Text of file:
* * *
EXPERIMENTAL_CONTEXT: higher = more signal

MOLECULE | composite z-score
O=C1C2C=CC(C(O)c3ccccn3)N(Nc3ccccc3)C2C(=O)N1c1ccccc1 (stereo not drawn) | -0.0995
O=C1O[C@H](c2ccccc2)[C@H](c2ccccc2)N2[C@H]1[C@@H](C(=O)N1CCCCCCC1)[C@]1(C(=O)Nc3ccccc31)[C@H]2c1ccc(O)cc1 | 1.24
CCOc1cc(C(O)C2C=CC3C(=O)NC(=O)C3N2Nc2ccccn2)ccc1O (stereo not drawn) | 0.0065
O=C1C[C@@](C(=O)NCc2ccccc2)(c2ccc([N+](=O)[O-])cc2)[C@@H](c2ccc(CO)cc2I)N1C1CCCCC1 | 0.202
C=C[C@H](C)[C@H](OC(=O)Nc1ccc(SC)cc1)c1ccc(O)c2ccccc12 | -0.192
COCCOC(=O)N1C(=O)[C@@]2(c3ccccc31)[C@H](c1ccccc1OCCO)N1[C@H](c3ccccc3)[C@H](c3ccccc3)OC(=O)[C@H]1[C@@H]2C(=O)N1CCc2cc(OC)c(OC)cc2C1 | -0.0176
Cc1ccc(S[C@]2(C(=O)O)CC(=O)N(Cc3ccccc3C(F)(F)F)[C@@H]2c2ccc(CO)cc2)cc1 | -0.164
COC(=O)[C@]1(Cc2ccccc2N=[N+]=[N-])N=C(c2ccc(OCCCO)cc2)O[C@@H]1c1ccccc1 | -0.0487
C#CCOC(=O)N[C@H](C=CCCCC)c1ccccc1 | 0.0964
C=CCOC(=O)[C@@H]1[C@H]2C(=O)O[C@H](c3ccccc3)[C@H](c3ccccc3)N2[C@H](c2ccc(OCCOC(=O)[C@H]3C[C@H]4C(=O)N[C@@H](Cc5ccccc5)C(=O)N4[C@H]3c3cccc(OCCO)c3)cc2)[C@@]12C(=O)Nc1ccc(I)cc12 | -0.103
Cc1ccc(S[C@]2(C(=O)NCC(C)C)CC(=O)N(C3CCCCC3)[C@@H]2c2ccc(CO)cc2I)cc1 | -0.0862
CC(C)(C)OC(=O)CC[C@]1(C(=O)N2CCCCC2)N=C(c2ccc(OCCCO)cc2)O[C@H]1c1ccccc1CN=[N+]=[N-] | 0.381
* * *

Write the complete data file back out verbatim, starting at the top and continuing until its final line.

EXPERIMENTAL_CONTEXT: higher = more signal

MOLECULE | composite z-score
O=C1C2C=CC(C(O)c3ccccn3)N(Nc3ccccc3)C2C(=O)N1c1ccccc1 (stereo not drawn) | -0.0995
O=C1O[C@H](c2ccccc2)[C@H](c2ccccc2)N2[C@H]1[C@@H](C(=O)N1CCCCCCC1)[C@]1(C(=O)Nc3ccccc31)[C@H]2c1ccc(O)cc1 | 1.24
CCOc1cc(C(O)C2C=CC3C(=O)NC(=O)C3N2Nc2ccccn2)ccc1O (stereo not drawn) | 0.0065
O=C1C[C@@](C(=O)NCc2ccccc2)(c2ccc([N+](=O)[O-])cc2)[C@@H](c2ccc(CO)cc2I)N1C1CCCCC1 | 0.202
C=C[C@H](C)[C@H](OC(=O)Nc1ccc(SC)cc1)c1ccc(O)c2ccccc12 | -0.192
COCCOC(=O)N1C(=O)[C@@]2(c3ccccc31)[C@H](c1ccccc1OCCO)N1[C@H](c3ccccc3)[C@H](c3ccccc3)OC(=O)[C@H]1[C@@H]2C(=O)N1CCc2cc(OC)c(OC)cc2C1 | -0.0176
Cc1ccc(S[C@]2(C(=O)O)CC(=O)N(Cc3ccccc3C(F)(F)F)[C@@H]2c2ccc(CO)cc2)cc1 | -0.164
COC(=O)[C@]1(Cc2ccccc2N=[N+]=[N-])N=C(c2ccc(OCCCO)cc2)O[C@@H]1c1ccccc1 | -0.0487
C#CCOC(=O)N[C@H](C=CCCCC)c1ccccc1 | 0.0964
C=CCOC(=O)[C@@H]1[C@H]2C(=O)O[C@H](c3ccccc3)[C@H](c3ccccc3)N2[C@H](c2ccc(OCCOC(=O)[C@H]3C[C@H]4C(=O)N[C@@H](Cc5ccccc5)C(=O)N4[C@H]3c3cccc(OCCO)c3)cc2)[C@@]12C(=O)Nc1ccc(I)cc12 | -0.103
Cc1ccc(S[C@]2(C(=O)NCC(C)C)CC(=O)N(C3CCCCC3)[C@@H]2c2ccc(CO)cc2I)cc1 | -0.0862
CC(C)(C)OC(=O)CC[C@]1(C(=O)N2CCCCC2)N=C(c2ccc(OCCCO)cc2)O[C@H]1c1ccccc1CN=[N+]=[N-] | 0.381